So long, soda: Water is top US beverage
New figures show H2O has replaced carbonated drinks as the favored national thirst quencher.
The decades-long and seemingly unquenchable passion Americans once had for sugary, carbonated drinks is losing its fizz. More consumers are returning to a bland but readily available and transparent standby: water.
The Associated Press, quoting data from Beverage Digest, reports water has surpassed soda as the national drink of choice.
Americans now consume an average of 44 gallons of soda a year -- down 17% from the 1998 peak -- while the average amount of water consumed annually jumped 38% to about 58 gallons.
Two factors are apparently at play with these new figures.
First is soda's part in the obesity epidemic. Harvard University School of Public Health notes a typical 20-ounce soda contains up to 240 calories -- with 15 to 18 teaspoons worth of sugar. And those are empty calories to boot, since drinking a soda doesn't create the feeling of fullness that solid food gives. Similar dire warnings about the dangers of "liquid candy” have apparently gotten through to a lot of American consumers.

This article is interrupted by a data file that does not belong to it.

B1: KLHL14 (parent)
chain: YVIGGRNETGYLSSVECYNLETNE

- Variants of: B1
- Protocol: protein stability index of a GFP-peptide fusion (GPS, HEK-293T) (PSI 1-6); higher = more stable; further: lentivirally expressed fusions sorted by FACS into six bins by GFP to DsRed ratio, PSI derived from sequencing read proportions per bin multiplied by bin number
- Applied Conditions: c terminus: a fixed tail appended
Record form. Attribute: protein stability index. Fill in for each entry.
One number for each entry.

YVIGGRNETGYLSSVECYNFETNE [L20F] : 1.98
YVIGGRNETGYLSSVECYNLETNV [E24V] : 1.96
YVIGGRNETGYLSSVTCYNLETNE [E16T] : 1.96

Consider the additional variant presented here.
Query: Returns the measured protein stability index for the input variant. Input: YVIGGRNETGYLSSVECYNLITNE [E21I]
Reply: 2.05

At the same time, beverage companies have been successfully marketing and packaging bottled water for consumers looking for an alternative. The AP reports the average individual's consumption of bottled water in the U.S. -- especially in smaller, easily portable bottles -- has doubled since 1998 to about 21 gallons per year. And industry data show revenue for the U.S. bottled-water market in 2010 was around $10.6 billion, rising 0.2% over the previous year.
Of course, bottled water has also come under criticism as a new source of trash and pollution. And some towns and universities are looking to enforce bans on bottles or at least those under one liter.
And lest we forget, you can still get all the safe drinking water you want at home for a lot less than it costs to buy it in soda-like containers.
"Good old marketing has convinced people that they should spend a lot of money on bottled water," Salome Freud, chief of New York City's distribution water quality operations, told AP.
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